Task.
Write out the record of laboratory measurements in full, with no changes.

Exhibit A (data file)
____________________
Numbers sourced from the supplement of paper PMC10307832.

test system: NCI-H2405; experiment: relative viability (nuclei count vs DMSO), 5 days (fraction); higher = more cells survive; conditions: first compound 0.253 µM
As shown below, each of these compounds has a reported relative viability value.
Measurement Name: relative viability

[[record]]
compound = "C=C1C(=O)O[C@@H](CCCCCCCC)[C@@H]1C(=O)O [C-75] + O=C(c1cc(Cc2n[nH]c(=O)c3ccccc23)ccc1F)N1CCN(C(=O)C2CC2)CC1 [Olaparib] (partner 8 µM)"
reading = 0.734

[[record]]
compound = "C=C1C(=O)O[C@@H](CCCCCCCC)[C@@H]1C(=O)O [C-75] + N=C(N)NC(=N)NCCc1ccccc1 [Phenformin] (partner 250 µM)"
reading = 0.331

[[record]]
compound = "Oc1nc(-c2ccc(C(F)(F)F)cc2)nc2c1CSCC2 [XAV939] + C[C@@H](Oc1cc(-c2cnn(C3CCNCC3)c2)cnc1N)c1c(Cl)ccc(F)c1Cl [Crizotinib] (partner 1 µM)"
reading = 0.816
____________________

Numbers sourced from the supplement of paper PMC10307832.

test system: NCI-H2405; experiment: relative viability (nuclei count vs DMSO), 5 days (fraction); higher = more cells survive; conditions: first compound 0.253 µM
As shown below, each of these compounds has a reported relative viability value.
Measurement Name: relative viability

[[record]]
compound = "C=C1C(=O)O[C@@H](CCCCCCCC)[C@@H]1C(=O)O [C-75] + O=C(c1cc(Cc2n[nH]c(=O)c3ccccc23)ccc1F)N1CCN(C(=O)C2CC2)CC1 [Olaparib] (partner 8 µM)"
reading = 0.734

[[record]]
compound = "C=C1C(=O)O[C@@H](CCCCCCCC)[C@@H]1C(=O)O [C-75] + N=C(N)NC(=N)NCCc1ccccc1 [Phenformin] (partner 250 µM)"
reading = 0.331

[[record]]
compound = "Oc1nc(-c2ccc(C(F)(F)F)cc2)nc2c1CSCC2 [XAV939] + C[C@@H](Oc1cc(-c2cnn(C3CCNCC3)c2)cnc1N)c1c(Cl)ccc(F)c1Cl [Crizotinib] (partner 1 µM)"
reading = 0.816